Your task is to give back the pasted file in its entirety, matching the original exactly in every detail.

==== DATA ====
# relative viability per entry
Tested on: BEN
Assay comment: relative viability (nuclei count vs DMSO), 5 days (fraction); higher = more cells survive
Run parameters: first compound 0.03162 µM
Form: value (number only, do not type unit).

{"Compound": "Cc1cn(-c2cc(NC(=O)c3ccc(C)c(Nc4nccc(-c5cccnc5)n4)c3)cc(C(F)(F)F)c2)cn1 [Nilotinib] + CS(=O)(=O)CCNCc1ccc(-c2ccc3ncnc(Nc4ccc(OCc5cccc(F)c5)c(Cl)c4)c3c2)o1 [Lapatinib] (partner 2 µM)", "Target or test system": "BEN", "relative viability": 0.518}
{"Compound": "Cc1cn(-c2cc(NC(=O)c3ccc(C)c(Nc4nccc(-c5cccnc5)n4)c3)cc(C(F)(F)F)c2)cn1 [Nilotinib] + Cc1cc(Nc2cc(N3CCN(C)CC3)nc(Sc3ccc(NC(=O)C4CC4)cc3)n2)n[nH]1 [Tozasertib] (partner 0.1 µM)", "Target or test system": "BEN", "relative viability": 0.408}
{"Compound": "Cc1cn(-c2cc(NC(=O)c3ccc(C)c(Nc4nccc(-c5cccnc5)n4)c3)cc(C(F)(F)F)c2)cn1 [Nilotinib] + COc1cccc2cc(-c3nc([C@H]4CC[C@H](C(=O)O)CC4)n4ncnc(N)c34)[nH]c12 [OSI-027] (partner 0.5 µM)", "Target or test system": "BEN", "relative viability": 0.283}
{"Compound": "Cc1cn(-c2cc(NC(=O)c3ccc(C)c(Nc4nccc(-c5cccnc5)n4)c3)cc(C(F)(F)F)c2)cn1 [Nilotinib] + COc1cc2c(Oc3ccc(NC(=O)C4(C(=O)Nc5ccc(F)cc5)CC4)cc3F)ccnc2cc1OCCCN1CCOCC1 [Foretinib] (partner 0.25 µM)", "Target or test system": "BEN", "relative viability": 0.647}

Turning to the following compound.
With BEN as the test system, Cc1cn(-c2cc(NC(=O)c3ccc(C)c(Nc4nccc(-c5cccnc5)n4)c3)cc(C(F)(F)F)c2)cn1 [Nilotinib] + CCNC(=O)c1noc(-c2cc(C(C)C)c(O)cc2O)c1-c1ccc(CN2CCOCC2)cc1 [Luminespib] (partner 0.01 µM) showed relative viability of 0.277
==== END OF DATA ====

# relative viability per entry
Tested on: BEN
Assay comment: relative viability (nuclei count vs DMSO), 5 days (fraction); higher = more cells survive
Run parameters: first compound 0.03162 µM
Form: value (number only, do not type unit).

{"Compound": "Cc1cn(-c2cc(NC(=O)c3ccc(C)c(Nc4nccc(-c5cccnc5)n4)c3)cc(C(F)(F)F)c2)cn1 [Nilotinib] + CS(=O)(=O)CCNCc1ccc(-c2ccc3ncnc(Nc4ccc(OCc5cccc(F)c5)c(Cl)c4)c3c2)o1 [Lapatinib] (partner 2 µM)", "Target or test system": "BEN", "relative viability": 0.518}
{"Compound": "Cc1cn(-c2cc(NC(=O)c3ccc(C)c(Nc4nccc(-c5cccnc5)n4)c3)cc(C(F)(F)F)c2)cn1 [Nilotinib] + Cc1cc(Nc2cc(N3CCN(C)CC3)nc(Sc3ccc(NC(=O)C4CC4)cc3)n2)n[nH]1 [Tozasertib] (partner 0.1 µM)", "Target or test system": "BEN", "relative viability": 0.408}
{"Compound": "Cc1cn(-c2cc(NC(=O)c3ccc(C)c(Nc4nccc(-c5cccnc5)n4)c3)cc(C(F)(F)F)c2)cn1 [Nilotinib] + COc1cccc2cc(-c3nc([C@H]4CC[C@H](C(=O)O)CC4)n4ncnc(N)c34)[nH]c12 [OSI-027] (partner 0.5 µM)", "Target or test system": "BEN", "relative viability": 0.283}
{"Compound": "Cc1cn(-c2cc(NC(=O)c3ccc(C)c(Nc4nccc(-c5cccnc5)n4)c3)cc(C(F)(F)F)c2)cn1 [Nilotinib] + COc1cc2c(Oc3ccc(NC(=O)C4(C(=O)Nc5ccc(F)cc5)CC4)cc3F)ccnc2cc1OCCCN1CCOCC1 [Foretinib] (partner 0.25 µM)", "Target or test system": "BEN", "relative viability": 0.647}

Turning to the following compound.
With BEN as the test system, Cc1cn(-c2cc(NC(=O)c3ccc(C)c(Nc4nccc(-c5cccnc5)n4)c3)cc(C(F)(F)F)c2)cn1 [Nilotinib] + CCNC(=O)c1noc(-c2cc(C(C)C)c(O)cc2O)c1-c1ccc(CN2CCOCC2)cc1 [Luminespib] (partner 0.01 µM) showed relative viability of 0.277